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Identifying At Risk Trees By Craig M. Greco As landscape professionals it is important to be able to identify at-risk trees as an integral part of our everyday valuation and assessment of our client's property. It is also our responsibility as professionals to inform clients of potential risks, to educate them, and to provide them with appropriate recommendations for proper management. At risk trees can have a tremendous impact on project planning, and early identification can not only increase the accuracy of project estimates and outcomes, but can also enhance the reputation of a contractor as a more credible and reliable individual. What constitutes an at risk tree? Any tree may fail, but fortunately, only a few actually do. Location plays a vital role when considering a tree at risk. To be considered an at-risk tree, a failure must be a direct threat to property and/or safety. In other words, it must have two things--a fault and a target. For example, a leaning tree in a forest would not be considered a risk, whereas the same tree adjacent to a play set or house would be considered at-risk. The urban environment is a complex setting that can compound stresses on a tree. Trees subject to poor growing conditions like insufficient or nutrient lacking soil, and drought may be at risk. Also, trees may be at risk if subject to construction damage, wounding, and improper pruning. Species is also a factor when considering a tree at risk for a potential hazard. A general rule of thumb to consider is, the faster the species grows; the greater risk for a failure. For example, cottonwood, poplar, pear, and willow trees are fast growing and are generally regarded as weak species more prone to developing risk factors. Conversely, oaks, hickories, and beeches are considered slow growing and as most slow growing species, they can build defenses (stored reserves) for the future seasons. How do I identify an at risk tree? Rarely does a tree develop into it's true potential. This is obviously caused by the environment the tree has been subjected to. Trees are complex organisms, much like us, and they do suffer from biotic (those caused by living organisms) and aboitic (those not caused by living organisms) factors. Observing a tree in a systematic manner and evaluating each component individually provides for a more thorough and accurate assessment. The thorough observer must not only question the obvious signs and symptoms, but also look for camouflaged ones. What follows is a general working overview of tree anatomy and physiology from the ground up. Roots Roots comprise roughly 50% of a tree's mass, but rarely do we understand the environment (rhizosphere) they need to sustain growth and vigor. Soil pH, organic matter, and nutrient levels may be altered or depleted in most urban settings. It is not uncommon for soil assays in an urban environment to vary tremendously from one sample to the next even if the samples are taken from only a few feet apart. Construction debris, soil contaminants, and soil compaction are common findings in this setting. Soil compaction is a particularly insidious and difficult problem in high use and in previous construction areas. Oxygen that is vital to a trees' survival is depleted in a compacted soil environment, and the tree slowly suffocates. Construction grading, changing drainage, adding fill, or removing soil near or from under the canopy of the trees may cause damage to the tree and is often evident by overall decline. Many times it takes several years for the symptoms to appear, and it is often too late to save the tree. Root Collar The root collar, or trunk flare is the widened area of the trunk of the tree from which the buttress roots begin. This is the transition zone between root and stem tissue. Over time, soil or mulch can build up against the root collar or even upon to the trunk proper and trap an excessive amount of moisture against the trunk. This is most likely in a tree with flat or absent root flares. The problem with this scenario is that the tree's trunk is not designed to absorb water like roots are. If allowed to progress, these persistently wet conditions may cause the bark to weaken and eventually die, creating an ideal environment and entry point for damaging pathogens like root rots and other fungi. Additional symptoms of a buried root collar are stunted or premature foliage turning color, stunted internodal growth, and dieback within the crown of the tree. The presence of conks--fungal fruiting structures--near the trunk of the tree or within the drip line of the canopy is often another sign of decay and structural compromise. Girdling roots are roots that wrap around buttress roots or around the trunk of the tree choking the plant of its nutrients. A seasonal indicator of a tree with a girdling root or a root collar disorder is if one side of the crown loses its leaves first in the early autumn. Trunk There are several important items to note when looking at the trunk, or bowl, of a tree. Cracks, peeling bark, and fruiting bodies (mushrooms) can all be signs of a tree with potential hazards. During the summer months thousands of trees are struck by lightning. The severity of the damage and injury are variable and appear to be influenced by the moisture content of the wood, the initial charge of the voltage and the species of the tree. A thin, splintered strip of bark running parallel to the wood fibers down the entire length of the tree or trunk may be stripped, burned or shattered off. The internal tissues (cambium) may be scorched without apparent evidence, and the root system may be significantly damaged as a direct result the strike. It is also important to evaluate the trunk for areas of stained bark that may indicate underlying decay and to look for frass (excrement of wood boring insects) within the bark or at the base of the root collar. A method for identifying heartwood decay and rot is to use a rubber mallet to knock on the bark around the circumference of the tree. When performing a mallet test, a hollow "thump" is often heard when tapping over an area of internal decay. Vines growing along the trunk of the tree could be a risk to the overall health and vigor to the tree as they may be hiding cracks, cankers, or a lightning strike. It is also important to note that the mere presence of some vines and plants may compromise the health of the tree, as they may be parasitic. Mechanical injury is also a significant route of entry for decay and insects. Even with apparent surface healing of an injury, decay may lurk behind the wound. Limbs Limbs most frequently fail as a result of excessive limb weight, decay, or poor attachment to the trunk. Frequent defects that encourage the potential for limb or branch failure also include, storm damage, improper pruning cuts and the resultant decay, cankers, and right or obtuse branch angle attachments. Attachment failures occur at the point of union where the trunk and branch are directly joined--a failure of this union often results in a bark tear that strips a large portion of the trunk. Branches that have narrow angles of attachment and co-dominant leaders may fail at the point of attachment if there is included bark in the crotch. Several species have this inherent predisposition, pear, apple, linden, and maple to name a few. Branch or limb failures may be due to a single factor, but are generally multifactorial. Crowns An ideally shaped crown would appear perfectly symmetrical with all of the limbs emerging from the trunk at wide angles and positioned evenly around the tree. In reality, trees are complex organisms in complex environments, and their peculiarities are a reflection of the seasons that they have weathered and the environment they have endured. Leaning trees develop a bowed trunk, which in turn creates an asymmetric crown. Although this can be visually aesthetic, when subjected to natural phenomena or even if left alone--the chances of failure are increased without crown weight reduction or artificial support. Parasitic plants such as mistletoe are common on some trees in the southern states. These plants establish themselves on twigs and branches of their host and extract water, nutrients and food by way of a parasite nutrient-uptake organ. The overall effect of the parasite on a tree is a reduction of vigor of the affected branch; sometimes, if the population of this plant is significant enough, the parasite can actually kill the tree. Limbs or branches that have fallen and are lodged or suspended by other limbs or branches are always a risk. Hanging branches often show up after high winds or strong storms and are generally an indication that the tree needs a quality crown cleaning to remove dead, dying, diseased, or conflicting branches. Management Corrective pruning and proper maintenance practices are most beneficial when a tree is young. A properly trained young tree will develop into a structurally strong mature tree that requires minimal pruning. When a tree has a healthy root system, it is better able to retrieve adequate water and nutrients for increasing vigor and to and building reserves for the upcoming years. Proper nutrient management is also vital for increasing sustainability of a tree. Maintaining the proper pH level, soil chemistry, and organic matter is just as important as proper physical maintenance. More established and mature trees might benefit from consultation with a professional ISA Certified Arborist with practical knowledge and field experience to assist you in your long-term management plans. Craig M. Greco is the Plant Health Care Coordinator for the Mid-Atlantic region for The Care of Trees and is a certified arborist.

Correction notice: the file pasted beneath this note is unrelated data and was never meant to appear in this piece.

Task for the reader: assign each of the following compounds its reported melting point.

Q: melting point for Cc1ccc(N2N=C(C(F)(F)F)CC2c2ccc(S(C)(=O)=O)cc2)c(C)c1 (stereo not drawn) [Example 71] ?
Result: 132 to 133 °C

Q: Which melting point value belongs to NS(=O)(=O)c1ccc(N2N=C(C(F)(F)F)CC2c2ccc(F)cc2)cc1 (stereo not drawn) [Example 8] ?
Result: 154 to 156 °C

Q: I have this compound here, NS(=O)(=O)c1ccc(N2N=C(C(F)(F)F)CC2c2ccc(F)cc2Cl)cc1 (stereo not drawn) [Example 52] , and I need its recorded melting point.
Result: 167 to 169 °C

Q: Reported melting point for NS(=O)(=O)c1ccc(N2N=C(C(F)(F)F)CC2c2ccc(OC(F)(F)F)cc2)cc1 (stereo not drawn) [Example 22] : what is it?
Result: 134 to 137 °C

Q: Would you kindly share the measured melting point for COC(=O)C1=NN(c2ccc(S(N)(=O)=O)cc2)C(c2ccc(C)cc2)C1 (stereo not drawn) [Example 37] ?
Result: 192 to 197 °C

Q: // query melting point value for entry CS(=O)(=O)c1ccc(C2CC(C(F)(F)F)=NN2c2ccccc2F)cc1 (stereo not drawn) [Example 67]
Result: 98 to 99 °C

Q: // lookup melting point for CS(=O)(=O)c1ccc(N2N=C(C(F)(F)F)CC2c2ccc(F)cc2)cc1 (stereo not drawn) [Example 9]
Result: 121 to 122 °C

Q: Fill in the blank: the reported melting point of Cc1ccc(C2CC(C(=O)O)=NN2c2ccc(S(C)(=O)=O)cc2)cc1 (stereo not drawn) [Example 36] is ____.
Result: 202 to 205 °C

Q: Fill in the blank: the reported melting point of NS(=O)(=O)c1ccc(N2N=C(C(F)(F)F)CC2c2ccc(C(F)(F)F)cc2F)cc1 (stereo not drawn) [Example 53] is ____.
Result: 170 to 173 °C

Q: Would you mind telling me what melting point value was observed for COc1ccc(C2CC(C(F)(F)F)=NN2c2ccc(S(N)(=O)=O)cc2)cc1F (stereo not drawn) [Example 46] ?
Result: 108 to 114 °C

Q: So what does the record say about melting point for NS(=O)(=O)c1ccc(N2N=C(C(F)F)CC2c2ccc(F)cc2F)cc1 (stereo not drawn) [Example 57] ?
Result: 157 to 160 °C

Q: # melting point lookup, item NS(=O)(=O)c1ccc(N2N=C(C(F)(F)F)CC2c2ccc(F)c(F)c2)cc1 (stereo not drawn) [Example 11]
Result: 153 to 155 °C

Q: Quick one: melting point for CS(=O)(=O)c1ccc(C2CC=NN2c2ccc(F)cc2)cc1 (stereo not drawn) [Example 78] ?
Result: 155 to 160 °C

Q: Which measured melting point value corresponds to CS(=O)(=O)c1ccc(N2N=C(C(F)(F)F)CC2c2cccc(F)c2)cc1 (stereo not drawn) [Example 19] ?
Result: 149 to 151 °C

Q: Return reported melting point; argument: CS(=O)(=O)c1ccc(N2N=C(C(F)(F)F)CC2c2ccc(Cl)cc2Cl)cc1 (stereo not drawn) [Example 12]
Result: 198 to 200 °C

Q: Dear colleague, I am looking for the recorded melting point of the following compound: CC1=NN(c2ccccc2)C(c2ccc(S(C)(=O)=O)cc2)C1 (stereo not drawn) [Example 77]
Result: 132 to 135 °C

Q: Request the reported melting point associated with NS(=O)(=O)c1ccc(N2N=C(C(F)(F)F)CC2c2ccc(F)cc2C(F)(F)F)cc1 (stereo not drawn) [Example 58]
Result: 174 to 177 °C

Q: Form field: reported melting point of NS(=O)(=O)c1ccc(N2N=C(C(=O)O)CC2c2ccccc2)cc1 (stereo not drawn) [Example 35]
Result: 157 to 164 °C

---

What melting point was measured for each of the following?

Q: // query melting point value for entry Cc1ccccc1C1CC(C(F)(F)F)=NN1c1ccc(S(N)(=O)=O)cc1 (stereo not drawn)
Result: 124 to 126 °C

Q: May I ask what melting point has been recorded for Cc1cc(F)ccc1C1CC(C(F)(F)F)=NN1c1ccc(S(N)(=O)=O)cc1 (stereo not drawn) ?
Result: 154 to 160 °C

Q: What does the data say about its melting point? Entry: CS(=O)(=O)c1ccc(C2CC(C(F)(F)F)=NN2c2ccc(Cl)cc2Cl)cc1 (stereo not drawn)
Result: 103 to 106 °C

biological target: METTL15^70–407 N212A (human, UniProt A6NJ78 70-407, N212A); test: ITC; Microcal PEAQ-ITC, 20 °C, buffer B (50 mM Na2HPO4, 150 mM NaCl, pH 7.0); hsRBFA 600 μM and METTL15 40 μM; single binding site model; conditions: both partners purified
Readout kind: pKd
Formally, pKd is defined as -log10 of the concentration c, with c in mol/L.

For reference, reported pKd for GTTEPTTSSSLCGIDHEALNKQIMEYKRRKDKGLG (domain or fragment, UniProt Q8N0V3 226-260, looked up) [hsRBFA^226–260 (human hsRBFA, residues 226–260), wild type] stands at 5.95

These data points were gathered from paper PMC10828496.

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December 10, 2019, 7:06 pm PDT